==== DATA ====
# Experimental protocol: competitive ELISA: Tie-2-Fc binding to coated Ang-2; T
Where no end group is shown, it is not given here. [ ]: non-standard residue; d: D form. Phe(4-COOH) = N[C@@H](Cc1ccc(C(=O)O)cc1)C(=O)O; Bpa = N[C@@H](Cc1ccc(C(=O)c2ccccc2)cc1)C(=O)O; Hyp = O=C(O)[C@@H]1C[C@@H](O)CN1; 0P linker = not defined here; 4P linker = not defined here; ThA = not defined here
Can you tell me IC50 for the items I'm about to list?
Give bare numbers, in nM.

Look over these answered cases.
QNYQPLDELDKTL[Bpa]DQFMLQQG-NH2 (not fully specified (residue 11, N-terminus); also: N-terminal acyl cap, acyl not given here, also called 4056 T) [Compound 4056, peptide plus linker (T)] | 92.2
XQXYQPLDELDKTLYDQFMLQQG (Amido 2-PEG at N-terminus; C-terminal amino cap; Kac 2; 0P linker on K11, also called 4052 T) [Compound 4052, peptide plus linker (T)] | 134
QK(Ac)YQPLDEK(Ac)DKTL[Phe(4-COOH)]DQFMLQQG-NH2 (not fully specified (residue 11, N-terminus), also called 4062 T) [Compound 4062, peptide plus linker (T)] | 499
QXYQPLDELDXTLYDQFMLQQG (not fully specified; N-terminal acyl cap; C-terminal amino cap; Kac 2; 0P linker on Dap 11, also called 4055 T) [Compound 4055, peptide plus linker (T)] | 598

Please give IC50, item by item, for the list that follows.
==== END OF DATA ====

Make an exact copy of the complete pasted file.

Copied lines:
# Experimental protocol: competitive ELISA: Tie-2-Fc binding to coated Ang-2; T
Where no end group is shown, it is not given here. [ ]: non-standard residue; d: D form. Phe(4-COOH) = N[C@@H](Cc1ccc(C(=O)O)cc1)C(=O)O; Bpa = N[C@@H](Cc1ccc(C(=O)c2ccccc2)cc1)C(=O)O; Hyp = O=C(O)[C@@H]1C[C@@H](O)CN1; 0P linker = not defined here; 4P linker = not defined here; ThA = not defined here
Can you tell me IC50 for the items I'm about to list?
Give bare numbers, in nM.

Look over these answered cases.
QNYQPLDELDKTL[Bpa]DQFMLQQG-NH2 (not fully specified (residue 11, N-terminus); also: N-terminal acyl cap, acyl not given here, also called 4056 T) [Compound 4056, peptide plus linker (T)] | 92.2
XQXYQPLDELDKTLYDQFMLQQG (Amido 2-PEG at N-terminus; C-terminal amino cap; Kac 2; 0P linker on K11, also called 4052 T) [Compound 4052, peptide plus linker (T)] | 134
QK(Ac)YQPLDEK(Ac)DKTL[Phe(4-COOH)]DQFMLQQG-NH2 (not fully specified (residue 11, N-terminus), also called 4062 T) [Compound 4062, peptide plus linker (T)] | 499
QXYQPLDELDXTLYDQFMLQQG (not fully specified; N-terminal acyl cap; C-terminal amino cap; Kac 2; 0P linker on Dap 11, also called 4055 T) [Compound 4055, peptide plus linker (T)] | 598

Please give IC50, item by item, for the list that follows.